If They Were Cheaper the Game Might
Be More Popular.
If some one could invent a pushball
tocat could be made at a reasonable
cost the game would be more popular.
The enormous cost of pushballs has
made it possible for only a very few
to own them, and they Lave been rent-
ed out at a high price to those wanting
to use them. The pushball is six feet
in diameter and costs $300.
The outside covering of a pushball
is made of cowhide leather. This cov-
ering is composed of twenty strips,
which “are sewed together by hand.
Each of these strips is between nine
and ten feet long, or half the circum-
ference of the ball. The strips are
widest in the middle, tapering uni-
formly to points at either end, the
poics of the bail, where they are fur-
ther secured by leather caps sewed
over them.
To get the leather needed for a push-
ball it is necessary to cut up five or
six hides, which makes the cost of the
cover very hizh. It tukes two men the
betier part of a week, moreover, to
sew this material together.
The bladder for the ball is made of
which is cut into
strips and cemented together in such
shape that when inflated it will form
a globe fitting the leather covering,
which is practically indestructible. T
{ very bect rubber biadders may give
out in two of three years, and a nex
bladder costs $150. A larze eylindei
foot pump svitabLle for inflating this
mizhey ball costs § iu.
The game oniZiniced in America.
The first pushball was made in New-
ton, Mass. in 1894. This ball had au
en form built for the purpese.
cut to form six zones, which were put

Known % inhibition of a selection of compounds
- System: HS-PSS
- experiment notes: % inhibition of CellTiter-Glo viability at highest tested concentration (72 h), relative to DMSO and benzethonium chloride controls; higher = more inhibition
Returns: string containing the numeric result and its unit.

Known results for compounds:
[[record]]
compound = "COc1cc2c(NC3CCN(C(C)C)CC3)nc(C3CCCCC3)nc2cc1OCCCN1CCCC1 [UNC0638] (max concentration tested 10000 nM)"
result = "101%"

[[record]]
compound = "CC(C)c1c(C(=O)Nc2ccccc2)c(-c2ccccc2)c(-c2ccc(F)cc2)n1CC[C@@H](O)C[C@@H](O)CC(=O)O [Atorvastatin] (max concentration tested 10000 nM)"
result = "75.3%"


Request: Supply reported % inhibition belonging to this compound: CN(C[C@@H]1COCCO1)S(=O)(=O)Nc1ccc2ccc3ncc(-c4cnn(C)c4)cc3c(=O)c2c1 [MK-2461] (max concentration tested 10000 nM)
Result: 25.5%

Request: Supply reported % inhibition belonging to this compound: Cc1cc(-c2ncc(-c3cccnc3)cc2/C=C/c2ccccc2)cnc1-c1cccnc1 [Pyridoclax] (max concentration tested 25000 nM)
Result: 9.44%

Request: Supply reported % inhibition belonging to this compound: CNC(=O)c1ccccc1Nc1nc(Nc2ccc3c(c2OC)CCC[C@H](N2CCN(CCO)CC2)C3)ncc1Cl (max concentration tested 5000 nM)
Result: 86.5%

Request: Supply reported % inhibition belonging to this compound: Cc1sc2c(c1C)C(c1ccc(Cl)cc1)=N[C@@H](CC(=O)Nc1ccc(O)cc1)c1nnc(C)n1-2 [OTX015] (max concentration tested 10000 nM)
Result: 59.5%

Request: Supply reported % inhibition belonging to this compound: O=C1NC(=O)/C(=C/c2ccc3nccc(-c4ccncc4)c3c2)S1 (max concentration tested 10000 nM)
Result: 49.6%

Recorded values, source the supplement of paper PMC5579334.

| together with belting hooks. The blad-
' sections and cemented together. The
materials for this ball cost about $175. | her.
The game is played on a field with |
8 goal at each end, each team trying’
j 10 push the ball through the oppo-}
nents’ goal. It is sometimes used to
get baseball teams in condition during?
the early days. The game is played in
Europe, both in England and on the
in variants, of
ball through the goal of the Polis
side. It is pushed by the horses, which
must be as well trained as polo ponles |
to maneuver it dexterously, and the
game calls for great expertness in the
riders. Cowboy saddles and dress are
the correct outfit for this game.—St.
Nature Sets an Example, and Many
Poor Mortals Fellow it.
Bxtravagance is a relative term
usually misapplied. If a man is worth
a hundred million it would not be con-
sidered extravagant for him to spend
a hundred thousand dollars on goldfish
if he wanted to. If a famliy of ten
people living on $1,000 a year should
get their pictures taken that would be
Extravagance, however, is not exact-
| ly buying something you cannot afford.
What you cannot afford now you may
later, and the very fact that you have
The Larch In Labrador.
The: soil and atmosphere are so cold
and dry in Labrador that scarcqly any
vegetation thrives at all. The larch is |
a species of pine tree which is found
in all northern countries, but its
growth is so stunted in Labrador that
a specimen found on the most southern
part of that dreary land was but nine
inches in height and the trunk was but
three-eighths of inch in diameter. A
careful examination of the miniature
tree revealed its age to be at least thir-
ty-two years, for there were that num-
ber of ring growths shown in its small
trunk. The very cold currents pouring
down from the north and the fact that
Labrador has less sunshine than Alas-
ka, together with several inland cli-
matic conditions, make the summer
seasons shorter and colder than are
those of Alaska.—Hxchange.
“I want a slogan,” said the manu-
facturer of phonograph records, “some.
thing that will convey the idea that
our records never wear out.”
The advertising man lit a fresh ciga-
rette and thought for eight seconds by
the clock.
“How will this do?” he asked. “One
of our dance records will outlast the